Then the battles start, battles that have become so famous their very names ring with history: Wilderness, Spotsylvania, North Anna, Cold Harbor. Strangely enough they were all victories, of a sort, for the Confederates, but the net effect was to lose the war. Each battle, in the author's words has lessons to teach the modern leader.

Major Bowery brings a supurb writing style to this book that blends the historical with the lesson with a simple switch of paragraphs. It's a delightful book, educational and a pleasure to read.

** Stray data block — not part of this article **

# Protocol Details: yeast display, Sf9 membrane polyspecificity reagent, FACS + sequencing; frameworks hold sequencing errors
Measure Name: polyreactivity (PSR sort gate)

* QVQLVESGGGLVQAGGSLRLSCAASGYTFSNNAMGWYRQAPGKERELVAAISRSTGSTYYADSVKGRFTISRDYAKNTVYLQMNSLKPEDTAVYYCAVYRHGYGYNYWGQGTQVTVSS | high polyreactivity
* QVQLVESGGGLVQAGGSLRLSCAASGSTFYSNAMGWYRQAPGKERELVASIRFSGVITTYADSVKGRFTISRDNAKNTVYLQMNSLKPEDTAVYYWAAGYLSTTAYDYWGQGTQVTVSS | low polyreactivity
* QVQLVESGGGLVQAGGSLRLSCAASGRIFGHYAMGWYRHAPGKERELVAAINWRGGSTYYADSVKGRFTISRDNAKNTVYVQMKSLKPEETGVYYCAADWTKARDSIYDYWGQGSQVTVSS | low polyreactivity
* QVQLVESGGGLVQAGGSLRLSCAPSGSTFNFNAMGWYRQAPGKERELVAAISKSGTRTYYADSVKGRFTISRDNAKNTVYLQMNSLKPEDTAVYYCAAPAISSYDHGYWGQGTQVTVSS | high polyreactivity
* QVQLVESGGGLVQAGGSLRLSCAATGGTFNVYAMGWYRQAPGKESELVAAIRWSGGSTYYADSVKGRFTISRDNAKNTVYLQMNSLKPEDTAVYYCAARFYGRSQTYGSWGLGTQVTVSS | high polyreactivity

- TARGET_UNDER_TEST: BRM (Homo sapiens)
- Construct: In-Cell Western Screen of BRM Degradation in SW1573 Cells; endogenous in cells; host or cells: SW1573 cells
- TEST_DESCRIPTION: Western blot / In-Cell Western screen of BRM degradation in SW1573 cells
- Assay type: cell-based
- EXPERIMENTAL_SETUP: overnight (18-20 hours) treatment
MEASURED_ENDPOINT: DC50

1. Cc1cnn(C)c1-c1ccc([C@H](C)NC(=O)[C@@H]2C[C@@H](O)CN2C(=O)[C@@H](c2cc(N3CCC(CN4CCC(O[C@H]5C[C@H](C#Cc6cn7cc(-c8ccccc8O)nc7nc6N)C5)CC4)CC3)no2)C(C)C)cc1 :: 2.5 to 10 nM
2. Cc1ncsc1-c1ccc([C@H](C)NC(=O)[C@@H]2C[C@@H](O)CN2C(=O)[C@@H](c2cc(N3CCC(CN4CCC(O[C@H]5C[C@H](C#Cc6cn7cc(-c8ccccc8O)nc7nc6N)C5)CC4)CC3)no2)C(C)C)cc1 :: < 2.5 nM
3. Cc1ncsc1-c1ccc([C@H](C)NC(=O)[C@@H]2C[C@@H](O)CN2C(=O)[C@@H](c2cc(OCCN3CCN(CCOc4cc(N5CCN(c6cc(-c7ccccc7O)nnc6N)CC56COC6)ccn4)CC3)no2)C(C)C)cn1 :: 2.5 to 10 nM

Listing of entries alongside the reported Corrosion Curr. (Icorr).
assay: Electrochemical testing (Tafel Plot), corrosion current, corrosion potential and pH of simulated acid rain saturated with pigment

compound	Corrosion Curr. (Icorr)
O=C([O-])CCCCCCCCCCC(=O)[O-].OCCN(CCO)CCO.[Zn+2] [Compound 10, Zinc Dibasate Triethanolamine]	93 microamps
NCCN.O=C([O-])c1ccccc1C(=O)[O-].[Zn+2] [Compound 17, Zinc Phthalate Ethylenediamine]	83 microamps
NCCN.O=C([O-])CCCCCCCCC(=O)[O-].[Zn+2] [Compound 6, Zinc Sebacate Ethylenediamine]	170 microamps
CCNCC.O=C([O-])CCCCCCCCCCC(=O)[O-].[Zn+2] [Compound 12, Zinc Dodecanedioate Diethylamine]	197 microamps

This book should be of interest to anyone fascinated by either the Civil War or the art of leadership. First, Major Bowery gives a concise and readable explanation of the Overland Campaign, and the book can be read by the general reader for that alone. Second, and more importantly, he does an excellent job of analysing the strengths and weaknesses of Lee and Grant's leadership during that campaign. Though he does not disguise his underlying admiration for both of these generals, he is willing to voice criticism when it is fair to do so. Legendary though they may be, they were only human and both made mistakes despite their overall ability and character. Given the military background of the author, he did a surprisingly good job of showing how basic leadership principles are applicable in any context, including the civilian business world. His analysis was astute and above all, clearly written. I recommend this book highly to those interested in the art of leadership, and I hope that Major Bowery keeps writing on the subject.